Can't you fill the blender with something inert, liquid or gas?
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greenlight
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[*] posted on 10-3-2019 at 11:14


Quote: Originally posted by Metacelsus  
I would suggest to do it outside, and have the switch to turn the blender on a safe distance from the blender. You can load it up, walk back, then turn it on. If it starts to burn, you can cut the power and wait until the fire burns itself out. This way, you only risk the blender, not yourself.


The problem isn't so much when the blending/ milling is happening, it's when you open the container and expose the fresh Mg to atmospheric oxygen. A remote way of slowly opening it would be good.

@Heptylene, the under inert conditions reminds me of an old explosives and weapons forum thread about blending aluminium to powder in a blender under oil or water. I cant remember details exactly, I will have to see if I can find the results anywhere.




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Heptylene
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[*] posted on 10-3-2019 at 14:40


You might fill the blender with CO2 gas. I don't think Mg reacts with CO2 at low temperatures. If it doesn't then it would be as simple as putting a small chunk of dry ice inside the blender and waiting for it to fill the blender with CO2.

Maybe diesel could be used as an inert liquid: it's not too viscous, and has flash point higher than room temperature (so no ignition even with a spark at room temp). However, blending for a long time will heat up the liquid, possibly above its flash point.
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mayko
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[*] posted on 10-3-2019 at 16:24


If it can get the activation energy, magnesium will burn even in dry ice:
https://www.youtube.com/watch?v=_xCbal2YyaE

I don't know if eg static electricity could set it off but I also don't know if I'd count on finely divided magnesium in CO2 being inert! :o

[Edited on 11-3-2019 by mayko]




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Tsjerk
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[*] posted on 10-3-2019 at 23:31


Use some mineral oil.
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XeonTheMGPony
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[*] posted on 11-3-2019 at 03:39


there is a reason carbon has been used for centuries, all these exotic ideas all have thier own post work up issues.

When it comes to making fine metal powders the name of the game is to precoat them with some thing inert to what your doing, for pyro this is carbon, for chem, elemental carbon can (I think at least) be washed off or most part will ignore the reaction.

Caution is still needed on opening, very slowly open a bit and close to allow the initial protective oxide layer form slow enough as to not generate heat enough to get a runaway going (burning)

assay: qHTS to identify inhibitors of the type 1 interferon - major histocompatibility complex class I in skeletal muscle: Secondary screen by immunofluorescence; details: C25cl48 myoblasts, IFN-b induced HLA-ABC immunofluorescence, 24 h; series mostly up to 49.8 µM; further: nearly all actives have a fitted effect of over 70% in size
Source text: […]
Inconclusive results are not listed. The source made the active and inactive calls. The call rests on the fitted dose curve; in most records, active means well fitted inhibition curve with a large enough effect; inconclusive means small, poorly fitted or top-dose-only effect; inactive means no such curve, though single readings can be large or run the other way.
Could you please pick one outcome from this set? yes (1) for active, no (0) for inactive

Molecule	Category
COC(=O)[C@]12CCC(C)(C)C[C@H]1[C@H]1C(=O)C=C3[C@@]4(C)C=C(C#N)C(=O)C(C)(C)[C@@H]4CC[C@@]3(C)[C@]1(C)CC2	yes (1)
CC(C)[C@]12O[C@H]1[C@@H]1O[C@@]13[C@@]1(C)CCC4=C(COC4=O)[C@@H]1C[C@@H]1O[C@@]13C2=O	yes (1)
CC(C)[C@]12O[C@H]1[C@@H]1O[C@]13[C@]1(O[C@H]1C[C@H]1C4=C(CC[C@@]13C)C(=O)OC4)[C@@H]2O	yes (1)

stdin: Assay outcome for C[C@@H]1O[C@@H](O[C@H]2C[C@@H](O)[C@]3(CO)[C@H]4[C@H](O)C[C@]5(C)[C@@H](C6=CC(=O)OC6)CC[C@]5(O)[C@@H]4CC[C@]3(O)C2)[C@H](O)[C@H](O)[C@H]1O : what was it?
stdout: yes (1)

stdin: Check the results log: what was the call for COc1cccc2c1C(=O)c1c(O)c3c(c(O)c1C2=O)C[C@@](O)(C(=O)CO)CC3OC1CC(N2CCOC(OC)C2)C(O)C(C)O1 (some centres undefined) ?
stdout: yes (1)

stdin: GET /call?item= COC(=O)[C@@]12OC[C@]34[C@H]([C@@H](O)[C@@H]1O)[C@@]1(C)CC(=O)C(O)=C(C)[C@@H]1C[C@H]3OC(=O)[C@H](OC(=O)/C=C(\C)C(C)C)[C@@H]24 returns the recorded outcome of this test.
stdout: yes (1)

Blender / ball mill the only difference is speed more or less when it comes to the objective.

My larger concern would be wrecking a blender! By burning the motor out.
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Tsjerk
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[*] posted on 11-3-2019 at 08:42


Can anyone explain me why carbon would be better than mineral oil? It can easily be washed of with acetone.
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[*] posted on 11-3-2019 at 09:01


Quote: Originally posted by Tsjerk  
Can anyone explain me why carbon would be better than mineral oil? It can easily be washed of with acetone.


The mineral oil might form a paste or a sort of dough as the particles get finer and finer that will not blend easily or eficiently.

The mineral oil sticks the particles together much more strongly than the carbon does (at least I think that's the reason)
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Tsjerk
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[*] posted on 11-3-2019 at 09:11


Then use thinner oil.
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Felab
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[*] posted on 11-3-2019 at 13:21


Quote: Originally posted by Tsjerk  
Then use thinner oil.


This would partialy mitigate the problem but no matter how viscous the mineral oil is it will always clump up the magnesium to a certain extent. If the aplication it will be used for is sensitive to carbon(I don't think that carbon will be a problem in most cases) well then you can use mineral oil but it will probably take much longer.

An advantage of using mineral oil though would be that very little powder would be suspended in the air so less risk of an explosion.
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[*] posted on 11-3-2019 at 14:31


The question is what the purpose is the powder is going to be used for, or did I missed that?
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[*] posted on 11-3-2019 at 16:41


Just FYI, the engine's crankcase of vw beetle's are magnesium, can be a cheap bulk source

https://www.youtube.com/watch?v=nhY0xzKcPoE

[Edited on 12-3-2019 by kulep]

[Edited on 12-3-2019 by kulep]